I'd Write the Sea Like a Parlour Game

By Alison Dyer

I'd Write the Sea Like a Parlour Game
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***2019 E. J. Pratt Poetry Award WINNER******2018 J. M. Abraham Poetry Prize FINALIST***

Richly imagined and evocative, I’d Write the Sea like a Parlour Game explores the diversity and resilience that inhabit life at the margins, from tuckamore trails to the streets of a coastal ... Read more


Overview

***2019 E. J. Pratt Poetry Award WINNER******2018 J. M. Abraham Poetry Prize FINALIST***

Richly imagined and evocative, I’d Write the Sea like a Parlour Game explores the diversity and resilience that inhabit life at the margins, from tuckamore trails to the streets of a coastal city, with intimacy and often wry humour. This debut collection heralds an imaginative new voice, steeped in curiosity, and takes a fresh look at ageless poetic terrains.

Alison Dyer

Alison Dyer's poetry and short stories are published in The Fiddlehead, Riddle Fence, Grain, 3 Elements Literary Review, The Newfoundland Quarterly, Rhythm Poetry Magazine, The Feathertale Review, The Nashwaak Review, Grimm Magazine, the Cuffer Anthology, WDRC's Phoenix Anthology and LCP’s forthcoming Tree Anthology. Her writings have twice won the NL Arts & Letters Awards, and her first published collection, I’d Write the Sea Like a Parlour Game, is a finalist for the J.M. Abraham Poetry Award. Dyer has an M.Sc. in physical geography, grew up in England and Quebec, and now lives in St. John's, Newfoundland.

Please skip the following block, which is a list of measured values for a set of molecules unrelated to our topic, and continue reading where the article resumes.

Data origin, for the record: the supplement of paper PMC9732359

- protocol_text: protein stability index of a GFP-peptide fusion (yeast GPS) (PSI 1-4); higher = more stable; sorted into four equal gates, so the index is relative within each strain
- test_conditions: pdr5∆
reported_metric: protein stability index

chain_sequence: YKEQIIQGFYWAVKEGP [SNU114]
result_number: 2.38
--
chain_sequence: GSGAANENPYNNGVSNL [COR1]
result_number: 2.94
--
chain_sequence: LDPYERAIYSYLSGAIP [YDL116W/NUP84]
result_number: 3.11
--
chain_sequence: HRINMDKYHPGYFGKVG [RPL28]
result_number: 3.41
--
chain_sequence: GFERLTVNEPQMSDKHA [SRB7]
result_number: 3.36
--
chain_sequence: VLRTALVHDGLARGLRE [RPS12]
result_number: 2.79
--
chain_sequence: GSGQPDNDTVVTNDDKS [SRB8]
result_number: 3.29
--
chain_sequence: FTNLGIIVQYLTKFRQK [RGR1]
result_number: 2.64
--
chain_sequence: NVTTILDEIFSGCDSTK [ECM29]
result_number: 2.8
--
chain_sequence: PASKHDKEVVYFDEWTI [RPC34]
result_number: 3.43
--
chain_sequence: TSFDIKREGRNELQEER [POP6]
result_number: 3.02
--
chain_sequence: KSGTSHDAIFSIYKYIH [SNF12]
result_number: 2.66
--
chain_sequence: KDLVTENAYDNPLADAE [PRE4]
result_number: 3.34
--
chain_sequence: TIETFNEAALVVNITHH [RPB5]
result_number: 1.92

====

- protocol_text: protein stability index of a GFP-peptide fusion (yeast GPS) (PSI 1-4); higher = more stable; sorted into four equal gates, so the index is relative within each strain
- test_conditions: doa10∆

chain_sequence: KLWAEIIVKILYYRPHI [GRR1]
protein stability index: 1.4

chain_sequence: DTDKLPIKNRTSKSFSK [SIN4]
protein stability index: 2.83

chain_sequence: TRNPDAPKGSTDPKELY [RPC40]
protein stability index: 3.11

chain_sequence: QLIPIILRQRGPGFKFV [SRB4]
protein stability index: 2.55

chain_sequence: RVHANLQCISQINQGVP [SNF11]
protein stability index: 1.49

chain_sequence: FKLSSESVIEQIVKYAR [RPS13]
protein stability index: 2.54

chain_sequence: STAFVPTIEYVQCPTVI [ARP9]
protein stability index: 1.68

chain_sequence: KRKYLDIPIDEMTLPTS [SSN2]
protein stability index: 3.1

Reviews

"The eagerly anticipated first collection by poet and naturalist Alison Dyer is an exquisite book of exquisite poems in a wide range of forms. In her poems, humans are, as they should be, as much part of nature as flora and fauna. She has the training, education and experience to know what she is looking at and the poet's heart to express it. In this, Dyer's first book, she bids fair to becoming one of Newfoundland's major poets"

David Benson

" I have recently discovered a delightful book of poetry written by Alison Dyer who lives in Newfoundland. While many might think that Newfoundland is a fog bound fishing place, Alison's poems reveal a much more varied and warmer place, where children explore the rocky shores and the dark forests beyond, where storms gallop across the sky and moose live in bottles! Suddenly it's a magical place which these poems bring to life. Read them and be enchanted. You won't be sorry you did!"

goodreads

“Dyer is comfortable with the eloquent long line and the crisp short line… Sometimes we hear dialect and several voices as in ‘Ode to the Potato Growers,’ a poem that echoes of Michael Crummey’s book Hard Light…. These are not patriotic poems, but celebratory poems, the speaker grateful for her time on a rocky coastline. ”

Lynn Davies

“Here is evidence of a life lived with sensitivity and appreciation for the details and how the world fits together. An accomplished and mindful writer, Dyer finds the seams in our perceptions and explores them in a way that invited me into her world. And there, through her playful and skilled use of language, my senses were teased, mystified and, in the end, satiated. ”